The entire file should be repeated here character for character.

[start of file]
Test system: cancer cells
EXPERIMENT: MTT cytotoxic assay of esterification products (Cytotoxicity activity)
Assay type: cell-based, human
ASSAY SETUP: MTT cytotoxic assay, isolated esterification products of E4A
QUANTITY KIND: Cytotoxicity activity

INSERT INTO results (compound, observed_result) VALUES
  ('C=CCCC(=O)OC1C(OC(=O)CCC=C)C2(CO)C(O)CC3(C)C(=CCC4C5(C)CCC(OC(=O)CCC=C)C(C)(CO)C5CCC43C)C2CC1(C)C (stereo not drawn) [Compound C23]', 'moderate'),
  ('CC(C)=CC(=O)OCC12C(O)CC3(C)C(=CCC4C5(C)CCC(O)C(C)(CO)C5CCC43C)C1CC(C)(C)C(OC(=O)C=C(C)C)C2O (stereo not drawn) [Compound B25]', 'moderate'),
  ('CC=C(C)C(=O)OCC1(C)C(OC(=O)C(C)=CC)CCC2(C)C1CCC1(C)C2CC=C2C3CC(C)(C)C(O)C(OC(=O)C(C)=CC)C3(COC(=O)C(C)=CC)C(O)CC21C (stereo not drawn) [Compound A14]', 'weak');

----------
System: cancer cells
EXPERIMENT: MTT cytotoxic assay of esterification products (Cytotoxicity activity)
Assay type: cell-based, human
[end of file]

Test system: cancer cells
EXPERIMENT: MTT cytotoxic assay of esterification products (Cytotoxicity activity)
Assay type: cell-based, human
ASSAY SETUP: MTT cytotoxic assay, isolated esterification products of E4A
QUANTITY KIND: Cytotoxicity activity

INSERT INTO results (compound, observed_result) VALUES
  ('C=CCCC(=O)OC1C(OC(=O)CCC=C)C2(CO)C(O)CC3(C)C(=CCC4C5(C)CCC(OC(=O)CCC=C)C(C)(CO)C5CCC43C)C2CC1(C)C (stereo not drawn) [Compound C23]', 'moderate'),
  ('CC(C)=CC(=O)OCC12C(O)CC3(C)C(=CCC4C5(C)CCC(O)C(C)(CO)C5CCC43C)C1CC(C)(C)C(OC(=O)C=C(C)C)C2O (stereo not drawn) [Compound B25]', 'moderate'),
  ('CC=C(C)C(=O)OCC1(C)C(OC(=O)C(C)=CC)CCC2(C)C1CCC1(C)C2CC=C2C3CC(C)(C)C(O)C(OC(=O)C(C)=CC)C3(COC(=O)C(C)=CC)C(O)CC21C (stereo not drawn) [Compound A14]', 'weak');

----------
System: cancer cells
EXPERIMENT: MTT cytotoxic assay of esterification products (Cytotoxicity activity)
Assay type: cell-based, human